June 28, 2017
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Native American Docs Try to Reduce High Death Rates

PORTLAND, OR--The 40th annual AAIP (Association of American Indian Physicians) conference is being held in Portland, Oregon this week, as more than 200 Native American doctors focus on ways to reduce high death rates afflicting tribes across the country.

Native American News, Indian News, Native News, Minority News, Civil Rights, Discrimination, Racism, Diversity, Racial Equality, Bias, EqualityThe death rate for Native Americans from tuberculosis and alcoholism is six times as high as that of the general population, and from diabetes, it is nearly three times as high, the Association of American Indian Physicians reports.

The association will be looking for ways to battle those and other health disparities at its meeting, which runs through Sunday at the Red Lion Hotel at Jantzen Beach in Portland.

"American Indians in the United States are dying in large numbers from diseases they shouldn't have to die from," said Dr. R. Dale Walker, president of the group and professor of psychiatry and preventive medicine at Oregon Health & Science University, in a prepared statement.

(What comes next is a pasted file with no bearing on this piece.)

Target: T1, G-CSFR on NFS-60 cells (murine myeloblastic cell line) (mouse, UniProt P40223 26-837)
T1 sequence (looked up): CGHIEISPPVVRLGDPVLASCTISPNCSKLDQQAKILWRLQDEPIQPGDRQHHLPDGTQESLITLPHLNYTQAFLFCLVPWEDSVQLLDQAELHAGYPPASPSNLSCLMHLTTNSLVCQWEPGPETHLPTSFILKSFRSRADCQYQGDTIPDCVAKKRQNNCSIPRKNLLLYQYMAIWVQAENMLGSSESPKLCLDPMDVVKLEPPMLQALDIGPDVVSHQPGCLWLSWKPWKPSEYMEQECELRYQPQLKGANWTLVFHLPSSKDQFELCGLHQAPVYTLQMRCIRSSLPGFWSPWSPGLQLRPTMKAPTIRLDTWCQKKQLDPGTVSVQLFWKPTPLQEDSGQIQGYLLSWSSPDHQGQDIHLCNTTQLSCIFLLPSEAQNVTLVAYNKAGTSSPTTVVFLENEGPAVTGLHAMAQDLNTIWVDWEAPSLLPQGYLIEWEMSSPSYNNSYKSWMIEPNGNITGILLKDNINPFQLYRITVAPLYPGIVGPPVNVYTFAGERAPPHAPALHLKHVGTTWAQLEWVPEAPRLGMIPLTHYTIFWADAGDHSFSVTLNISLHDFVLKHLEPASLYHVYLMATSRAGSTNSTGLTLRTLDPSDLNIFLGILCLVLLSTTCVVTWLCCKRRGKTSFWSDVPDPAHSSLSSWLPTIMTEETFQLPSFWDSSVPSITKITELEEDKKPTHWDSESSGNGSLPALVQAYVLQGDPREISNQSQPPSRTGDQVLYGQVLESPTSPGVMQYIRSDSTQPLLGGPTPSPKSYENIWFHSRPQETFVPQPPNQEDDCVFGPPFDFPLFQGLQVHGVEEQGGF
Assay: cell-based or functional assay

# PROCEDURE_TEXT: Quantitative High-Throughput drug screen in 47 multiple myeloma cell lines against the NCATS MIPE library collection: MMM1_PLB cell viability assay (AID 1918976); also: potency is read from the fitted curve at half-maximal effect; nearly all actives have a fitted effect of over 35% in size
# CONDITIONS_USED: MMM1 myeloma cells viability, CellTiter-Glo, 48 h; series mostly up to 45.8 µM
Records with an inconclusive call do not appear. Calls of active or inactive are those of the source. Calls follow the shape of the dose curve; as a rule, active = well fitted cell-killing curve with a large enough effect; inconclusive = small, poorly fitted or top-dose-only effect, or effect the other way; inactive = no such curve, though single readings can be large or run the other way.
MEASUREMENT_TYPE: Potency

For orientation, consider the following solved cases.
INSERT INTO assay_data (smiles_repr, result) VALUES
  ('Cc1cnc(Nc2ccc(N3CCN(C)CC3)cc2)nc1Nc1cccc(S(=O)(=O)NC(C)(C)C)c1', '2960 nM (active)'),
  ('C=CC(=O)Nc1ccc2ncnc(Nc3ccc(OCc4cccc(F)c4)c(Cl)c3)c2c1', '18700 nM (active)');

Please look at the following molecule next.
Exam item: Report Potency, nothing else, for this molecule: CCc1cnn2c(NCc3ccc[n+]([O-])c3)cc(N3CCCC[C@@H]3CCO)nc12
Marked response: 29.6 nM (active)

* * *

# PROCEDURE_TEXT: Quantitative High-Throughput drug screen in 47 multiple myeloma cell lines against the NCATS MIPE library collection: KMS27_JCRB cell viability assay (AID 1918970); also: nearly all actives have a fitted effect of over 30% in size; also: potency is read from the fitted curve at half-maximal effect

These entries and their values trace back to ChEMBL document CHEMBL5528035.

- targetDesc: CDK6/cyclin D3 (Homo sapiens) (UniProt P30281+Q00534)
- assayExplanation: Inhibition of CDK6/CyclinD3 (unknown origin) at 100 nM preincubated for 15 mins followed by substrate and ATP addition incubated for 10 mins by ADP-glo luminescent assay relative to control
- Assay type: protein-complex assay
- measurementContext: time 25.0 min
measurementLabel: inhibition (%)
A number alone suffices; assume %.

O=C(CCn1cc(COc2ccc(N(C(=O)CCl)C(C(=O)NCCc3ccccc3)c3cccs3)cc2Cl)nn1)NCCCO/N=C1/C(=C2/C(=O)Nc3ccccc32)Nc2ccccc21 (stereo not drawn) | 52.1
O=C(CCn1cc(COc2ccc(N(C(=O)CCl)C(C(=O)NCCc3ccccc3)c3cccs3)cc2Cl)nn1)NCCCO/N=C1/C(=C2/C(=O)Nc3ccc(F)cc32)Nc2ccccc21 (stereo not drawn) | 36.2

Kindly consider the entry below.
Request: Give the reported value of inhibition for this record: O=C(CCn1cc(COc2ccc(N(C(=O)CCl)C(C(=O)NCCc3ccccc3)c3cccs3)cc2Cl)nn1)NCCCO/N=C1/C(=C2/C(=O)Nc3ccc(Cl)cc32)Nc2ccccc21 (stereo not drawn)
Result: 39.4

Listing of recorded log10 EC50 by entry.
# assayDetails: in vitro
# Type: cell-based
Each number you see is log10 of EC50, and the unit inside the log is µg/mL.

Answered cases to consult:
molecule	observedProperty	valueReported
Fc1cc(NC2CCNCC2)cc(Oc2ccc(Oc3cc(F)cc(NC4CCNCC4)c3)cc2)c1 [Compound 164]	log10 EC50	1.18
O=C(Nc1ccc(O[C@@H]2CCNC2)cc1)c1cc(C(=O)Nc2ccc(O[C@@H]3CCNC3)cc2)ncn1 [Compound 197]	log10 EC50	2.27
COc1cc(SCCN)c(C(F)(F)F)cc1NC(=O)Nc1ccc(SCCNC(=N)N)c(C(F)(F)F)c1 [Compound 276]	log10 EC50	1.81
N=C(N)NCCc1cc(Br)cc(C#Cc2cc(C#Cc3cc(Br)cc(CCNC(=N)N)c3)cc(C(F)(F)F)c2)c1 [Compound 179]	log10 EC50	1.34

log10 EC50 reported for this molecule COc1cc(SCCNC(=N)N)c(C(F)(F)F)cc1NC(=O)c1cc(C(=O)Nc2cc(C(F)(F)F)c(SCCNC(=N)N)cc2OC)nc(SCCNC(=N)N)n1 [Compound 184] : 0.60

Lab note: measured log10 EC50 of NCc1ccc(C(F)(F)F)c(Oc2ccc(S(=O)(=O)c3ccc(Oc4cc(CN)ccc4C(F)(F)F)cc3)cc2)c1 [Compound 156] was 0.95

"We are bringing together some of the best minds in American Indian health care – and top U.S. health leaders – to talk about how to address that crisis."

"This year's theme 'Shared Visions: Blending Tradition, Culture, and Health Care for Our Native Communites' will join our mission of blending western medicine and Native traditional medicine." said Dr. Walker. "We are hoping to make this year's meeting special for all who attend." 

The doctors will be discussing chronic diseases, sudden infant death syndrome, depression, heart attacks, diabetes and other health problems that hit Native Americans harder than most other racial and ethnic groups. They also will be looking at exercise and prevention and the use of traditional Native American healing practices.

Members of the Confederated Tribes of Grande Ronde from Oregon will canoe ashore on the Columbia River near the conference hotel to welcome the doctors in a Sunset Drum and Music welcoming ceremony Thursday evening. The doctors also will take a break to join a Pow Wow Saturday evening.
 


STORY TAGS: Native American News, Indian News, Native News, Minority News, Civil Rights, Discrimination, Racism, Diversity, Racial Equality, Bias, Equality

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